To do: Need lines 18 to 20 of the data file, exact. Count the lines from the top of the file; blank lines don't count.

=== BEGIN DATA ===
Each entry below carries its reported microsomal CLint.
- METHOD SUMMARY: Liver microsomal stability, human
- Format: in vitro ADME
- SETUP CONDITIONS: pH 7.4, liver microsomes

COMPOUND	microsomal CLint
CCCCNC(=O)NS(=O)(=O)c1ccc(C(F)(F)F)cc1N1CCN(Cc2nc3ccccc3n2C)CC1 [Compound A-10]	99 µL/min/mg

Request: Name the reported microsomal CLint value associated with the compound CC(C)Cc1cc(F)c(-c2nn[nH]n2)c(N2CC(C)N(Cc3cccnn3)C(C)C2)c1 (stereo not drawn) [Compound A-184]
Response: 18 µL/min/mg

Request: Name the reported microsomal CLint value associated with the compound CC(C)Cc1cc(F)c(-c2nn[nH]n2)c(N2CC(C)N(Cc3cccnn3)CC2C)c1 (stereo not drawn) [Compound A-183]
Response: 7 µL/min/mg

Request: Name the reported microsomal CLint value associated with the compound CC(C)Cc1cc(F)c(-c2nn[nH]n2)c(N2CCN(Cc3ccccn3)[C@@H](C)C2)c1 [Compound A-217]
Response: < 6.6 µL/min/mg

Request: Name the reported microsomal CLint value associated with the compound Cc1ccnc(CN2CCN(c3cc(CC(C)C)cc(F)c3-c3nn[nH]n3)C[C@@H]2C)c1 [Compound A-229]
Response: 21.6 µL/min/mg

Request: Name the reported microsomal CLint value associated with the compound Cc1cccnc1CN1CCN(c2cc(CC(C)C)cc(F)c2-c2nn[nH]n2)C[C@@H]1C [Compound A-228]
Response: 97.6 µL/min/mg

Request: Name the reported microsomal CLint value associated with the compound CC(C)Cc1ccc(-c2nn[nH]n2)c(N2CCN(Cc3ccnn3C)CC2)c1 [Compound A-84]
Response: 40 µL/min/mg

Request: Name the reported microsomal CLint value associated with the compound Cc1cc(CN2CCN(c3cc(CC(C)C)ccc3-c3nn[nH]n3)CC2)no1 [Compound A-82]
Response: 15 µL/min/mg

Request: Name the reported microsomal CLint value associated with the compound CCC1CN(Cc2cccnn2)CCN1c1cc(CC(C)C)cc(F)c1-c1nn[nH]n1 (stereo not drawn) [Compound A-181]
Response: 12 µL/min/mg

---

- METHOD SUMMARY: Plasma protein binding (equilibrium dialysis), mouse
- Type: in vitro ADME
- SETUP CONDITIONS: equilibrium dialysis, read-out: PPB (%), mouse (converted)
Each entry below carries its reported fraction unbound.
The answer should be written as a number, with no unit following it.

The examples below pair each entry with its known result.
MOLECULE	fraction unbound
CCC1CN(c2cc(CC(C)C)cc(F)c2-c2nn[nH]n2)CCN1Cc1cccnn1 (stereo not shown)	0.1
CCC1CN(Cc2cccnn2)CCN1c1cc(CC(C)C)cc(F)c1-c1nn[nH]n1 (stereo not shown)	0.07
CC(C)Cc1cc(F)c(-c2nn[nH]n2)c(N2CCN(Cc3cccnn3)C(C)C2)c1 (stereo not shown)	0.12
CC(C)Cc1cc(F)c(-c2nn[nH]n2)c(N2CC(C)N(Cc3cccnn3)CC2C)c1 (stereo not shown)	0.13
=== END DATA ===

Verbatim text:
Response: 40 µL/min/mg

Request: Name the reported microsomal CLint value associated with the compound Cc1cc(CN2CCN(c3cc(CC(C)C)ccc3-c3nn[nH]n3)CC2)no1 [Compound A-82]
Response: 15 µL/min/mg